Reşiţa

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Reșița (Romanian pronunciation: [ˈreʃit͡sa]; German: Reschitz, Croatian: Rešica, Hungarian: Resicabánya, Serbian: Rešica, Czech: Rešice) is a city in western Romania and the capital of Caraș-Severin County, in the Banat region. Its 2004 population was 83,985.

Contents

History

Historically, the town has its origins in the 15th century under the name of Rechyoka and Rechycha. Archaeological research found traces of habitation going back to the Neolithic, Dacian and Roman eras. It was mentioned in 1673 under the name of Reszinitza, whose citizens paid taxes to Timişoara, and by the years 1690–1700, it was mentioned as being part of the District of Bocşa together with other towns in the Bârzava Valley. The town was referenced to in the conscription acts of 1717 under the name of Retziza. On 3 July 1771, it became an important metal-manufacturing center in the region. The foundation of the industrial Reșița were laid with the establishment of factories near the villages of Reșița Română (Reschiza Kamerală or Olah Resitza) and Reșița Montană (Eisenwerk Reschitza, Nemet Reschitza or Resiczbanya). Reșița Montană was at first inhabited by Romanians, and later, in 1776, 70 German families settled there. Between the years 1910–1925, Reșița had the status of a rural area, and in 1925, it was declared a town thanks to its development to a powerful industrial location in modern Romania. In 1968, it became a municipality.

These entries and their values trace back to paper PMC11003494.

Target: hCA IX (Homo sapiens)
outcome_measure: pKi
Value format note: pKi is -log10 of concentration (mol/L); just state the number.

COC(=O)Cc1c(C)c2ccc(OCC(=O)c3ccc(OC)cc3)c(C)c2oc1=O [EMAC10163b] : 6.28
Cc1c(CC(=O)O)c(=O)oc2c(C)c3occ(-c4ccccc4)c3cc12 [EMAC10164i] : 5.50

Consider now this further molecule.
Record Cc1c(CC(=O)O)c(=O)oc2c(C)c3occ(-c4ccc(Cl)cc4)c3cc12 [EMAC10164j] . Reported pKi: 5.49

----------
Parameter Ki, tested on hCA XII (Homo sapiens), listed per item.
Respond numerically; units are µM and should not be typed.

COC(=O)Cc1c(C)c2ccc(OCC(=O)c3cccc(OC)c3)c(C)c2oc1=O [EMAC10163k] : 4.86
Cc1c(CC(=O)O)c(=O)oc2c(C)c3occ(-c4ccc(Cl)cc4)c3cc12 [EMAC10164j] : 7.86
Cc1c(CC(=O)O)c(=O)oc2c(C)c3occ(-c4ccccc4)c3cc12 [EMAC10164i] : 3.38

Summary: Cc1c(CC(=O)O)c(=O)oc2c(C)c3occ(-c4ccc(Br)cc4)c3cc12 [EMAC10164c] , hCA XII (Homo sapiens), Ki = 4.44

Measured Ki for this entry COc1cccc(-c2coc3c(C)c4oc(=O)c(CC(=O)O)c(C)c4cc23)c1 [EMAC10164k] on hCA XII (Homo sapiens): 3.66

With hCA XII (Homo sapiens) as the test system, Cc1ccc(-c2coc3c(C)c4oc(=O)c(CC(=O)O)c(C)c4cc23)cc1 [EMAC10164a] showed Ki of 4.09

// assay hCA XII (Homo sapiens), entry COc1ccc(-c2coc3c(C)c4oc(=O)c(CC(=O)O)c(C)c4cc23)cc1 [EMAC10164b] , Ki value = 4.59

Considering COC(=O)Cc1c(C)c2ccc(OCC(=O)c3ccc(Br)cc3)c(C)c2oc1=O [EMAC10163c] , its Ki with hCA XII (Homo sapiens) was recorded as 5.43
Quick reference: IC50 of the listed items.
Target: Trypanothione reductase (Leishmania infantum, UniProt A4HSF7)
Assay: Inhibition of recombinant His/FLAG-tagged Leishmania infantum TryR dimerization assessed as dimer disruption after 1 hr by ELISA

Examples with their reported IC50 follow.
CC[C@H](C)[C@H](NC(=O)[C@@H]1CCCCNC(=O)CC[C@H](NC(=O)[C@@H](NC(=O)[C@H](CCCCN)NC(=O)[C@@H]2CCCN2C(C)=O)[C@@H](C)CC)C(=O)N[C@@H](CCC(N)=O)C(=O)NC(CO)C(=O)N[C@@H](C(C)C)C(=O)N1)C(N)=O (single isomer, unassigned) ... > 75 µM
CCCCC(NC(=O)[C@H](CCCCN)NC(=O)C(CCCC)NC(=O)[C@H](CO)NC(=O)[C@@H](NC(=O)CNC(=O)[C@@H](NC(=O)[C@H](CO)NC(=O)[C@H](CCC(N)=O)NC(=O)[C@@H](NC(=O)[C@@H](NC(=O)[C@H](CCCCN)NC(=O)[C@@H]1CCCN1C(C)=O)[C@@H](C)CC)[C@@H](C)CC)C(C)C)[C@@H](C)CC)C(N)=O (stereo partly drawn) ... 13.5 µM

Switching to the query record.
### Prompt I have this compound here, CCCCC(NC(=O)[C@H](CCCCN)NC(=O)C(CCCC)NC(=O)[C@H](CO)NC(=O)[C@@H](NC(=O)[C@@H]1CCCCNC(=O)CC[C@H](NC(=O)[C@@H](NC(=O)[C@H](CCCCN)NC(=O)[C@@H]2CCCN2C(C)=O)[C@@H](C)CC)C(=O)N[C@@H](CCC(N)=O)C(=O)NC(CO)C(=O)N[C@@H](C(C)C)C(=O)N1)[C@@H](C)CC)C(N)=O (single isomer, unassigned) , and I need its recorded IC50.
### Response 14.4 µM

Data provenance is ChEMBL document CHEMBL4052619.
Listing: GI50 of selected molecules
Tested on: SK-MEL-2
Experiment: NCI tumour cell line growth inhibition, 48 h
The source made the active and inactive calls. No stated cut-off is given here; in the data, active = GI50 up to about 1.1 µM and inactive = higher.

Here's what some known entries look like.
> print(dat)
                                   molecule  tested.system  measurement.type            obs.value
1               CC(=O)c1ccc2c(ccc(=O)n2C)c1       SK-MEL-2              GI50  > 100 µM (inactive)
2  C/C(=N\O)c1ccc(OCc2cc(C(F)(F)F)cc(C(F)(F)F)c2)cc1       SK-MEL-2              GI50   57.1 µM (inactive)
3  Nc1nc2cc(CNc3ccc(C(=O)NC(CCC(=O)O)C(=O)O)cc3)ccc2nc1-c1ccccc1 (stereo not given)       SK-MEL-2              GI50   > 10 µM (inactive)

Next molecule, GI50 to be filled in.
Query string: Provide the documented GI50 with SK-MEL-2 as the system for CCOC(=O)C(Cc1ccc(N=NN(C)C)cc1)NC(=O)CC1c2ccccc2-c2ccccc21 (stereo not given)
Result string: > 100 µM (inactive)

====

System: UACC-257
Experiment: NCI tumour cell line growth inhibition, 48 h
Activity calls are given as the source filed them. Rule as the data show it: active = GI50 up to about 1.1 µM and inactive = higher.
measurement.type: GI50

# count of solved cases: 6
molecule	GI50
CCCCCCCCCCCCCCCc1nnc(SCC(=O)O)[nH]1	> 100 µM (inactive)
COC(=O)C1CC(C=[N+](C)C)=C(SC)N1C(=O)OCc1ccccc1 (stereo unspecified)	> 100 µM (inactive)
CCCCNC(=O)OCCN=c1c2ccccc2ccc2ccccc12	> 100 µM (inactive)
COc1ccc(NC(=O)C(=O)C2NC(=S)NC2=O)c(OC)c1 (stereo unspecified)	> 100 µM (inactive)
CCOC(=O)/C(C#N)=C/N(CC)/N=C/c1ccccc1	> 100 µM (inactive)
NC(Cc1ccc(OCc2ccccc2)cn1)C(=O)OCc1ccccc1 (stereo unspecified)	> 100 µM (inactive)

After 1989 Reșița lost most of its importance and its economy faced a drawback, along with the Romanian economy. The population also suffered a decrease, dropping from 110,000 in 1989 to 86,000 in 2006. After the fall of communism, the Reșița Steelworks (Combinatul Siderurgic Reșița, CSR) were bought by an American investor who brought the factory just one step away from bankruptcy. Today the steelworks are run by a Russian company, who has projects of modernization for the CSR. Still, it is believed that CSR would never reach again the status it had in the communist era.

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